Making a Difference

In 1924, the American Association of Zoological Parks and Aquariums (AZA) was formed as an affiliate of the American Institute of Park Executives. In the fall of 1971, the AZA membership voted to become an independent association.

In 1973, the Endangered Species Act was passed to protect US species deemed in danger of extinction. The concern was that the country was losing species that were scientifically, culturally, and educationally important.

In 1981, the AZA created the Species Survival Plan program (SSP) to help ensure the survival of selected species in zoos and aquariums that were threatened, endangered, or otherwise in danger of extinction in the wild. Conservationists believe captive breeding programs help maintain healthy and genetically diverse animal populations which increase chances of survival.

 AZA accredited zoos involved in SSP programs cooperate and coordinate population management and conservation efforts including research, conservation genetics, public education, reintroduction, and field conservation projects.

In 2019, Saving Animals From Extinction (SAFE)granting program was established within AZA to support field conservation. According to the 2023 SAFE annual report the program:

  • Builds on established recovery plans and history of commitment
  • Prioritizes collaboration among AZA member institutions
  • Implements strategic conservation and stakeholder engagement activities
  • Measures and reports conservation progress

Currently the AZA has nearly 300 Species Survival Plans. Each plan is coordinated by someone working in one of the AZA accredited zoos. Coordinators do this work in addition to their day-to-day job. Coordinators work with zoos to determine breeding plans. It is no simple thing to ensure diversity in genetics.

Here are the numbers according to the AZA website.

  • 237 accredited zoos and aquariums in US
  • Over 780,000 animals in the care of AZA-accredited zoos and aquariums
  • Over 8,600 species.
  • Over 800 Vulnerable, Endangered, Critically Endangered, and Extinct In The Wild species.
  • Nearly 500 Species Survival Plan® Programs

AZA species reintroduction programs include the black-footed ferret, the California condor, the northern riffleshell, the golden lion tamarin, the Karner blue butterfly, the Oregon spotted frog, the palila finch, the red wolf, and the Wyoming toad.

Miller Park Zoo is home to 48 of the endangered or threatened species. One of our newest residents from that list is the Chilean Pudu(a small deer species). When Miller Park Zoo added a Pudu to the new South American Exhibit, the plan was to eventually add a second Pudu. When it came time to make the addition, Pearl Yusof, Zoo Curator, contacted the Species Survival Plan Coordinator who works at the Bronx Zoo. Pearl knew there were few Pudus in zoos across the country.  

The SSP Coordinator used the population management computer matrix available for active SSP programs and operated by the Population Management Center or PMC headquartered in Chicago to find an available animal.

The Toledo Zoo had an older female as well as breeding animals. Since Miller Park was not necessarily looking to breed the Pudus, Pearl expressed interest in acquiring the older female. While that female was housed at the Toledo Zoo, she was owned by the Bronx Zoo which is now called Wildlife Conservation Society (WCS). Once the WCS agreed to the transfer, the Toledo Zoo had to agree. Both zoos agreed it was in the best interest of the animal to transfer her to Miller Park.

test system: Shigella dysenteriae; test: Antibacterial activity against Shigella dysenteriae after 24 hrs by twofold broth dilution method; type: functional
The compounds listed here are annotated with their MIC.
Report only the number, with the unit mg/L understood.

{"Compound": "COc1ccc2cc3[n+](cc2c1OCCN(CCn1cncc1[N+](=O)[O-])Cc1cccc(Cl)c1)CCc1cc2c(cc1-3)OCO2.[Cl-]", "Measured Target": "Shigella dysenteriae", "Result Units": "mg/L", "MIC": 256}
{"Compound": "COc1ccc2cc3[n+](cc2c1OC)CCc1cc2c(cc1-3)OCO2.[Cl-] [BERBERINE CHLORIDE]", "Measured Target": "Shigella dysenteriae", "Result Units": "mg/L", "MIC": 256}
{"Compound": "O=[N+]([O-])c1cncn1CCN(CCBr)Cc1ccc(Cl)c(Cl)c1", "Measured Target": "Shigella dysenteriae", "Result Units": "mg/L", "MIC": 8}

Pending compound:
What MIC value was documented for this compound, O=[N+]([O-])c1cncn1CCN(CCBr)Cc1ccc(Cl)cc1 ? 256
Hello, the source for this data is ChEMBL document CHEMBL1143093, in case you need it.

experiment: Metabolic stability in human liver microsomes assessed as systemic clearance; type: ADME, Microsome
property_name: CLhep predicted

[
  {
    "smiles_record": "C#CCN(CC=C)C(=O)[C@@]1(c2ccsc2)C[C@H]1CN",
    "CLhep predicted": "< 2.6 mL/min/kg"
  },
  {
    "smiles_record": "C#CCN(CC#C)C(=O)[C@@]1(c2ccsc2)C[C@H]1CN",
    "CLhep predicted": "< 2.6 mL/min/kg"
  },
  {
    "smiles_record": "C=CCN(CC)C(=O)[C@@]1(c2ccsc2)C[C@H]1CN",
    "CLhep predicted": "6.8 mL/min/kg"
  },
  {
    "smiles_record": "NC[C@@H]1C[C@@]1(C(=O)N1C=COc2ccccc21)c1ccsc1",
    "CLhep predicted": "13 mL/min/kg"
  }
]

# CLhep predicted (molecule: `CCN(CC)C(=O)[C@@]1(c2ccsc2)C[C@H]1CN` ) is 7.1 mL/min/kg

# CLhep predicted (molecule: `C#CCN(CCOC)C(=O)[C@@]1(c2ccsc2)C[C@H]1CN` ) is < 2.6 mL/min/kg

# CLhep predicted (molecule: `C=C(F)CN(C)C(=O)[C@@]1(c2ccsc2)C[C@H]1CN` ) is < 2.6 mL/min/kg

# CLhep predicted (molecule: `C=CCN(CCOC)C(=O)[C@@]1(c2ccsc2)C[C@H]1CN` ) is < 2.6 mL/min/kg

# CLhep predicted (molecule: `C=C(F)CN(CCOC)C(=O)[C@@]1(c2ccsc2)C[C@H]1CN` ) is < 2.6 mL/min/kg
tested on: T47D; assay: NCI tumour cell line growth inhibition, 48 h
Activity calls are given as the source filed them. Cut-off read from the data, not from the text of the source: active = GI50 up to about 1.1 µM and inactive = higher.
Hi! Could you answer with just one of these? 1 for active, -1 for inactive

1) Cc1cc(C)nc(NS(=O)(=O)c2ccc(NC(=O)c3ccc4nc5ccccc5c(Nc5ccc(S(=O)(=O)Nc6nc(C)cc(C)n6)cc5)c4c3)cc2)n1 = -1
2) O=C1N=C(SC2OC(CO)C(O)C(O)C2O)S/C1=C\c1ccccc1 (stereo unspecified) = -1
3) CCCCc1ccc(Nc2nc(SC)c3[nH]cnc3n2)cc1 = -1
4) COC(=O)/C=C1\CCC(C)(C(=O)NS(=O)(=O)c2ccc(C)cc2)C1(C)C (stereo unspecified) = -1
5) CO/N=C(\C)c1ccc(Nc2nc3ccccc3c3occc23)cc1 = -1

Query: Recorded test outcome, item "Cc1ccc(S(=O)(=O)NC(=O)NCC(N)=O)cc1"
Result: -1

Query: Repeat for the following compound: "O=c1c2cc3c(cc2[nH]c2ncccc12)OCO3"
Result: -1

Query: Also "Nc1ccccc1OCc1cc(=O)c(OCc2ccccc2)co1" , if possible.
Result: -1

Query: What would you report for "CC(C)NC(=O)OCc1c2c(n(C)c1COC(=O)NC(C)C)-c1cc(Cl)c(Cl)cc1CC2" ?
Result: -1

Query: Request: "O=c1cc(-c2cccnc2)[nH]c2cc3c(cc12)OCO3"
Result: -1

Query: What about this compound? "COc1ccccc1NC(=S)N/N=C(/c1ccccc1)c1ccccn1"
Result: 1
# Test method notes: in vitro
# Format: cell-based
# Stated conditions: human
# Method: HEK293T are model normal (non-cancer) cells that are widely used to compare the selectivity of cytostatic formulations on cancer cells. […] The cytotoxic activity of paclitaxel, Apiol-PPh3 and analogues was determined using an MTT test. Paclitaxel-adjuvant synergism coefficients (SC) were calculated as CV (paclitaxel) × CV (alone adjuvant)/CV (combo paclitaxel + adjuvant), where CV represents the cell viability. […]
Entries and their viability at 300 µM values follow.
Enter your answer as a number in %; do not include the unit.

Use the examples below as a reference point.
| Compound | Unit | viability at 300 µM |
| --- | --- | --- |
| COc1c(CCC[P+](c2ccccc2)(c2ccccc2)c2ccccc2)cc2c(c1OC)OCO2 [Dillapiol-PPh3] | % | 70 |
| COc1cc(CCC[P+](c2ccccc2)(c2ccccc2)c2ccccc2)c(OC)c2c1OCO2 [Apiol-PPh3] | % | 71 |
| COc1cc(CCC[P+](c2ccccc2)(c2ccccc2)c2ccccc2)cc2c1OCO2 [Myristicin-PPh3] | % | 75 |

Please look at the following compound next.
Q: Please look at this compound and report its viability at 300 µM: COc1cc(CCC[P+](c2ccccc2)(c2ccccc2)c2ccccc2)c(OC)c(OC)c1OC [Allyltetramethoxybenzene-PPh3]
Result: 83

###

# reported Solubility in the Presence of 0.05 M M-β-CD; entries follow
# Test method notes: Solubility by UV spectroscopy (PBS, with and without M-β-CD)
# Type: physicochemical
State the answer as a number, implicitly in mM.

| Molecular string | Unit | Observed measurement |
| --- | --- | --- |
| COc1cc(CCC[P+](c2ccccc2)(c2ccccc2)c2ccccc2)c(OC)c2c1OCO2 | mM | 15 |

When an animal is transferred, the zoo that owns the animal has to determine if the transfer is a donation, sale, loan, or breeding loan. WCS wanted to retain ownership, therefore the Pudu owned by WCS, on loan to Toledo, was transferred on an exhibit loan to Miller Park. Paperwork was prepared, agreed upon, and signed.

Our vets worked with the Toledo vets to check the animal’s medical history and any ongoing concerns. Receiving vets can ask for as many “pre-shipment” tests as is reasonable. Once the vets approve the animal, it can be transferred. Vets also approve where we would quarantine the animal for a month after she arrives.

The Pudu is small enough to fit into a large dog kennel, so she could have been flown to us. At the same time, we were also going through this process to receive a Giant Anteater, Wallaroo and Red Panda. Since the anteater was too big to travel by plane, he was coming from the east coast by ground transportation. Pearl worked with the SSP Coordinators at four different zoos to arrange transportation for all of these animals. After contacting three ground transport companies, three of the animals were able to make the journey together.

All of this work involving so many people happens behind the scenes. When guests are thrilled to see a new animal, they have no idea what it took to find and acquire the new addition to our zoo.

SSP and SAFE Species at Miller Park Zoo

Species Survival Plan (SSPs)

Snow Leopard  Sumatran TigerPallas’ CatRed Wolf
Red PandaRingtailDwarf MongooseNorth American River Otter
DeBrazza’s monkeyPygmy Slow LorisCallimicoCotton-Top Tamarin
Red Ruffed LemurWhite-Faced Saki MonkeyFrancois’ langurGalapagos Tortoise
Prehensile-Tailed PorcupineSouthern Three-Banded ArmadilloBrazilian AgoutiTammar Wallaby
Common WallarooPrehensile-Tailed SkinkSwan GooseTawny Frogmouth
Laughing KookaburraScarlet IbisGreater FlamingoBlack-Necked Stilt
TroupialCrested-wood partridgeSunbitternCrested wood partridge
Turquoise TanagerIndochinese box turtleSilver-beaked tanagerBlue-Grey Tanager
Red-Capped CardinalBali mynaGolden Crested MynahRadiated Tortoise
Scarlet faced liocichlaRed-billed leiothrixPanamanian Golden FrogMossy leaf-tailed gecko

SAFE species (Saving Animals From Extinction)        

ChinchillaMonarch ButterflyRed PandaRed Wolf
Coral (multi-species)North American Songbird (multi-species)Radiated TortoiseAmerican Turtle (multi-species)